23 NORFOLK PARISHES OBJECT to 115 KILOMETRES OF CABLE TRENCHES CRISS-CROSSING NORFOLK TO MASSIVE INLAND SUBSTATIONS
Photo: Offshore Ring Main campaign group protesting at Ivy Tod Farm - Courtesy of Archant
Suffolk is not alone in objecting to the onslaught of cables, trenches and substations invading the countryside.
SEAS Campaign is pleased to be able to publish the official letter to Andrea Leadsom, Secretary of State for BEIS, from Alison Shaw, member of Oulton Parish Council, Norfolk, who has coordinated the objection from 23 Norfolk Parishes. We can learn a great deal from the contents of this letter, the reply via the Planning Inspectorate and the subsequent notification to the Norfolk Parishes. We can take heart that the focus of Alison’s letter is on positive and realistic alternative offshore solutions. Alison, along with the campaign group ORM, are looking at practical ways for the participating energy companies to share a common connector at sea. We salute the efforts of our fellow protesters in Norfolk and we hope to emulate their tremendous efforts.
Alison comments that whether or not the receipt of this letter by the Secretary of State had any bearing on her decision to delay for 6 months… “we will probably never know. But we are glad of the reprieve, as it buys us time to continue the struggle to make our case for alternative grid connection arrangements - offshore. We would envisage the government and National Grid coming together to co-finance an offshore ring main around the whole of the East Anglian coast (say,Walpole nr. King's Lynn to Bramford nr. Ipswich?) and then charging a connection fee to each developer as they wished to be connected to it - a fee which would be advantageous to developers as it would be significantly less than the massive cost, and hassle,and time, and PR disaster involved in digging up Norfolk and Suffolk again and again and again.
George Freeman MP and Norman Lamb MP both absolutely understand all this, and are still pushing for a direct meeting with Andrea Leadsom to discuss all this. We may or may not be part of such a meeting.”
From: Shaw and Pearce
Subject: Re: EN010080: Hornsea Project Three Offshore Wind Farm
Date: 25 September 2019 at 1:58:23 BST
To: firstname.lastname@example.org, email@example.com
Cc: "FREEMAN, George"<firstname.lastname@example.org>, email@example.com, firstname.lastname@example.org,"SIMPSON, Keith" <email@example.com>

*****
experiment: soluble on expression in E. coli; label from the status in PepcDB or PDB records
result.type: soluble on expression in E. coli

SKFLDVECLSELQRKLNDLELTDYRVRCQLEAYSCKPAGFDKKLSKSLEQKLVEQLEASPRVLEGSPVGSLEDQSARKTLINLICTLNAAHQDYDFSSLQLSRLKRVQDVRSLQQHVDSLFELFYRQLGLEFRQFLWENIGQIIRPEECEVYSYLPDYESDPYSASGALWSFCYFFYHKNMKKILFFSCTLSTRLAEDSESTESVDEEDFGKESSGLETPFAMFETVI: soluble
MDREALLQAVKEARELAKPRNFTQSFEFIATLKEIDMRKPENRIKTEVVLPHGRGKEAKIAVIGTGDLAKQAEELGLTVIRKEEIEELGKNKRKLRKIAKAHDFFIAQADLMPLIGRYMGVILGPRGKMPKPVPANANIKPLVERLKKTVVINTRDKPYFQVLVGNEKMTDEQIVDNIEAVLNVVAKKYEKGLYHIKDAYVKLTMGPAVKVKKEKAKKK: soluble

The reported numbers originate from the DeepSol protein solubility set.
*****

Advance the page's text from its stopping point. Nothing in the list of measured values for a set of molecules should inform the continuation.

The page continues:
Rt Hon Andrea Leadsom MP
Secretary of State
Department for Business, Energy and Industrial Strategy
Dear Mrs Leadsom,
Re: The granting of a Development Consent Order for the offshore wind farm Hornsea Project Three
The above proposal awaits your decision on October 2nd.
Notwithstanding that this is the eleventh hour, I write to you today on behalf of 23 Parish Councils in Norfolk, to express directly our deep concerns about the onshore arrangements in this proposal and to urge you to consider using your discretionary powers to delay making a decision at this moment, to allow time for proper consideration of 2 important factors:
1) the urgent need now for strategic central planning of the grid connection arrangements for this and all other wind farms in the North Sea; and
2) the need to provide time for proper consideration of the Energy Emergencies Executive Committee’s (E3C's)report on the recent national power outage on August 9th.
We fully understand the need for the national transition to renewable energy, and the important part played by offshore wind in that mix. However, the proposed grid connection arrangements,requiring many miles of wide cable trenches onshore and the construction of huge substations inland, would result in the - entirely unnecessary -devastation of Norfolk’s environment and communities over a period of many years.
A brief statement of our position on the alternatives to the current onshore arrangements is attached below, for your consideration. It is important to note that, in a letter to Norman Lamb MP, dated July 31st this year, National Grid stated: “One possible solution which we are exploring to minimise the onshore impact of our infrastructure is for several offshore wind farms to be connected offshore via a ring main."
Meanwhile, the E3C’s report will be looking in detail into the implications of the fact that (whether or not any‘blame’ should be attached to Orsted’s management of their Hornsea One windfarm during that incident) it appears clear from National Grid’s own Interim Report at the time that the use of wind power on this scale within the grid has significant capacity to de-stabilise the grid, as it creates a low-inertia situation within the system, making it highly sensitive to tripping out. The National Grid is struggling to keep up with the sheer pace of change within its own system and the engineering challenges that these changes represent.
We appreciate that we are taking an unorthodox step in approaching you directly at this late stage but, given the extraordinary times we live in, we are acutely aware of the demands on your time.
Our request is simply that consideration be given to creating a little more time for the strategic planning of this important national transition.
We thank you for your consideration of this matter.
pp Oulton Parish Council and representing 22 other Parish Councils in Norfolk
Statement for the Secretary of State at the Department for Business,Energy and Industrial Strategy regarding offshore wind
from 23 Parish Councils in Norfolk
We fully understand that there is a global emergency that requires a national transition in the UK away from fossil-fuelled energy.
Offshore wind is an important part of that transition.
The scale of the transition is unprecedented.
The current system of allocating onshore national grid connections ad hoc and piecemeal is no longer appropriate, and will lead to the unnecessary devastation of the very onshore environments we are trying to protect.
The PINS public examination processes of both the Orsted (Hornsea Three) and Vattenfall (Norfolk Vanguard) projects in Norfolk have proved this clearly: the two grid connection points allocated are many miles inland, requiring the construction of 115 kilometres of cable trenches, one North-South, the other West-East, and huge inland substations, resulting in massive disruption to the villages, agriculture, businesses and tourism of the whole of North Norfolk over a period of many years.
It is well known that there are between 8 and 10 further large-scale wind projects currently gearing up to enter the planning system, with similar requirements.
There is now a widespread and growing movement throughout Norfolk and Suffolk that is calling urgently for the consideration of alternative grid connection arrangements offshore - probably via the installation of an Offshore Ring Main.